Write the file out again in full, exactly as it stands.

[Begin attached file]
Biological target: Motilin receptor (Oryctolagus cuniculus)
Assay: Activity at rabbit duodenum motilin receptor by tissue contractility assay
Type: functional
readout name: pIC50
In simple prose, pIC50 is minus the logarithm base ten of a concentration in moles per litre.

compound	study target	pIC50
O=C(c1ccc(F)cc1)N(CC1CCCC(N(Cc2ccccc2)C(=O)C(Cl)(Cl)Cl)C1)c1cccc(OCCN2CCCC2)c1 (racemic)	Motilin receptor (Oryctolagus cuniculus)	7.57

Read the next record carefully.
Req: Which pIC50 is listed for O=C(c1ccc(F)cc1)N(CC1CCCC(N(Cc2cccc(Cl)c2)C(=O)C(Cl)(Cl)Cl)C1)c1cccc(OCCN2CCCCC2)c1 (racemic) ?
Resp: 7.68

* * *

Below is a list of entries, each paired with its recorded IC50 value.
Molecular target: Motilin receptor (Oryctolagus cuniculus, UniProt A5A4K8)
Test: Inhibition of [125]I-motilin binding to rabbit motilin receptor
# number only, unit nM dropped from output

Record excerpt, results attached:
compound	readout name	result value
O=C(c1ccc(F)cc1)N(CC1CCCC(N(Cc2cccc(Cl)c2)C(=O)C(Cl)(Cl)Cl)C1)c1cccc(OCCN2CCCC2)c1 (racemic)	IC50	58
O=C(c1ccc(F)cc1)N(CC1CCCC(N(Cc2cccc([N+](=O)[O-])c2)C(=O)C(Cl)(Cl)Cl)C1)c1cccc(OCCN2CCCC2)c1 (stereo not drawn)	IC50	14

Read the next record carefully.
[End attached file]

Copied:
Biological target: Motilin receptor (Oryctolagus cuniculus)
Assay: Activity at rabbit duodenum motilin receptor by tissue contractility assay
Type: functional
readout name: pIC50
In simple prose, pIC50 is minus the logarithm base ten of a concentration in moles per litre.

compound	study target	pIC50
O=C(c1ccc(F)cc1)N(CC1CCCC(N(Cc2ccccc2)C(=O)C(Cl)(Cl)Cl)C1)c1cccc(OCCN2CCCC2)c1 (racemic)	Motilin receptor (Oryctolagus cuniculus)	7.57

Read the next record carefully.
Req: Which pIC50 is listed for O=C(c1ccc(F)cc1)N(CC1CCCC(N(Cc2cccc(Cl)c2)C(=O)C(Cl)(Cl)Cl)C1)c1cccc(OCCN2CCCCC2)c1 (racemic) ?
Resp: 7.68

* * *

Below is a list of entries, each paired with its recorded IC50 value.
Molecular target: Motilin receptor (Oryctolagus cuniculus, UniProt A5A4K8)
Test: Inhibition of [125]I-motilin binding to rabbit motilin receptor
# number only, unit nM dropped from output

Record excerpt, results attached:
compound	readout name	result value
O=C(c1ccc(F)cc1)N(CC1CCCC(N(Cc2cccc(Cl)c2)C(=O)C(Cl)(Cl)Cl)C1)c1cccc(OCCN2CCCC2)c1 (racemic)	IC50	58
O=C(c1ccc(F)cc1)N(CC1CCCC(N(Cc2cccc([N+](=O)[O-])c2)C(=O)C(Cl)(Cl)Cl)C1)c1cccc(OCCN2CCCC2)c1 (stereo not drawn)	IC50	14

Read the next record carefully.